The Rickshaw Man
Original title: Muhomatsu no issho
- 1h 43m
A poor rickshaw driver finds himself helping a young woman and her son after the woman's husband dies suddenly.A poor rickshaw driver finds himself helping a young woman and her son after the woman's husband dies suddenly.A poor rickshaw driver finds himself helping a young woman and her son after the woman's husband dies suddenly.
Mifune Shines As Usual
When I think of Toshiro Mifune I usually think of the films he made with Akira Kurosawa, but he had a streak of excellent performances in interesting films directed by Hiroshi Inagaki. The first films I saw were the "Samurai Trilogy" (1954-56), three films based on the life of Miyamoto Musashi. That being said I was also impressed by The Rickshaw Man (1958). Mifune delivers his trademark "physical" role of Matsu "the Outlaw"(a title appropriated by Imamura in one of his documentaries) a larger than life rickshaw man in Kokura, Kyushu. Evidently, this is a remake of an earlier film, but i have never seen the previous film. Matsu befriends a small boy and becomes the surrogate father after the boy's father dies. He also carries a torch for the boy's mother played by Naruse regular Hideko Takamine. In this film we get to see Mifune win a running race,beat up several school boys in a big fight, and expertly play the taiko drum. The storyline is somewhat melodramatic, but Mifune carries the film with his charismatic performance-it is entertaining and worthwhile.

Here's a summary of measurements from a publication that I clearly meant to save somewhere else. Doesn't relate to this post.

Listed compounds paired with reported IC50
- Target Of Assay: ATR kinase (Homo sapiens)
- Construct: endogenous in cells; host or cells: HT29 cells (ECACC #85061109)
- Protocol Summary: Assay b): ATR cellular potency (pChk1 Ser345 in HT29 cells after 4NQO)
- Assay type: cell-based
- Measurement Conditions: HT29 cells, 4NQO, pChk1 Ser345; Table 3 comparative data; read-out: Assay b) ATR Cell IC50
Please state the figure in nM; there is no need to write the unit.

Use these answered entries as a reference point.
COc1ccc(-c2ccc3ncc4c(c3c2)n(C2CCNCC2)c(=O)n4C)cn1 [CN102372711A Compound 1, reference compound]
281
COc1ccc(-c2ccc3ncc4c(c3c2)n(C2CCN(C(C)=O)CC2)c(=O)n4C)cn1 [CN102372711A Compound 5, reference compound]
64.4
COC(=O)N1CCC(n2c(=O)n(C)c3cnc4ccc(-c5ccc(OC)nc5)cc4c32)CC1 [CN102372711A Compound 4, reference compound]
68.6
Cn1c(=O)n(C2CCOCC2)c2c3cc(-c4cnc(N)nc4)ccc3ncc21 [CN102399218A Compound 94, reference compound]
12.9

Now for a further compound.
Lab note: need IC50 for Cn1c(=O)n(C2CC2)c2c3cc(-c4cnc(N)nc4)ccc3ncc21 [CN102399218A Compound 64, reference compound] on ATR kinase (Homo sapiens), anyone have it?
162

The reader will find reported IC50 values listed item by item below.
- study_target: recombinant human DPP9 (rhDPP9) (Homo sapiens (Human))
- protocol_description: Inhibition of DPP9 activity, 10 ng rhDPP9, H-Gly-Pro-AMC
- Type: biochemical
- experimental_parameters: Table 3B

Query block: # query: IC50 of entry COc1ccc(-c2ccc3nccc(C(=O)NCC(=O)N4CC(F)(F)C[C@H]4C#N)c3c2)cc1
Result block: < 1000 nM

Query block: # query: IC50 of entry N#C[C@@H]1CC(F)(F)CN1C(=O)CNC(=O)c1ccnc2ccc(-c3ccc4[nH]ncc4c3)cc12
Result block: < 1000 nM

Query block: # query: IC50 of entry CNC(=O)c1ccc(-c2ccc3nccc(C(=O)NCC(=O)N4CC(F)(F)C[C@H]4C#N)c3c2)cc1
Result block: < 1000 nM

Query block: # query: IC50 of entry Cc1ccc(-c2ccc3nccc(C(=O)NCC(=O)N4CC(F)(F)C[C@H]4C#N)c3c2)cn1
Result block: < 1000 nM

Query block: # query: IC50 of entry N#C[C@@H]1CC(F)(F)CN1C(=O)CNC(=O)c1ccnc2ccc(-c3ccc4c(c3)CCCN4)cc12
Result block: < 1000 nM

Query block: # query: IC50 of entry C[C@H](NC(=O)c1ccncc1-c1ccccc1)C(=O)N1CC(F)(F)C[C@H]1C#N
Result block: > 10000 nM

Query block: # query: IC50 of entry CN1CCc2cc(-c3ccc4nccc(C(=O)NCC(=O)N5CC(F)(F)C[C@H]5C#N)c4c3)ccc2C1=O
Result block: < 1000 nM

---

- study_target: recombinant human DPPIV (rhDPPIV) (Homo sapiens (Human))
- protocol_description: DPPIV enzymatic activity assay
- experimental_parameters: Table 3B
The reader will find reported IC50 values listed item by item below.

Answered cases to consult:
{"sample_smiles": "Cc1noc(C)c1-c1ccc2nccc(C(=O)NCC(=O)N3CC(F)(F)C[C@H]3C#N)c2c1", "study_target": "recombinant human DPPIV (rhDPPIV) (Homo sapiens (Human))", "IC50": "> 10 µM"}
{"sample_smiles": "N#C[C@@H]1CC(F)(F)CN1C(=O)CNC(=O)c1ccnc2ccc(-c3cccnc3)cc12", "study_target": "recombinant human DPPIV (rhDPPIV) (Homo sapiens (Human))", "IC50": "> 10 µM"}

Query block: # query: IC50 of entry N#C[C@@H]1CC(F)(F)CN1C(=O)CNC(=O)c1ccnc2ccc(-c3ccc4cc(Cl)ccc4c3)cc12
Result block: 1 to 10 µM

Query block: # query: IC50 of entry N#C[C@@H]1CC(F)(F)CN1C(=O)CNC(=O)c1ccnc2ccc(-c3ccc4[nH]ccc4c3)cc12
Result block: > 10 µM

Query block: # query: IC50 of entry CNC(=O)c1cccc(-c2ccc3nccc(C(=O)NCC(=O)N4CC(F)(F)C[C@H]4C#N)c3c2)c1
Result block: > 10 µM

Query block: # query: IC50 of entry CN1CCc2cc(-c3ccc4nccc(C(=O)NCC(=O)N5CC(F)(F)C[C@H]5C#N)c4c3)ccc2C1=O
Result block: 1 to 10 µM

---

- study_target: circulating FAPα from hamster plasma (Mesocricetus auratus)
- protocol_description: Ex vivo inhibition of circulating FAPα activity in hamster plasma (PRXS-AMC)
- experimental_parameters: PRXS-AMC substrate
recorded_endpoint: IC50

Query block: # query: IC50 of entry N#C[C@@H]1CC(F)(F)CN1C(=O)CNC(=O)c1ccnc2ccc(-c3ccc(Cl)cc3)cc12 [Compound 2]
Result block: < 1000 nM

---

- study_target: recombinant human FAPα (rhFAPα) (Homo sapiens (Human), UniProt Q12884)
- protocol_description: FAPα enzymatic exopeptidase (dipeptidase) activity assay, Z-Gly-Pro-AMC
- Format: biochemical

- Feb 6, 2017
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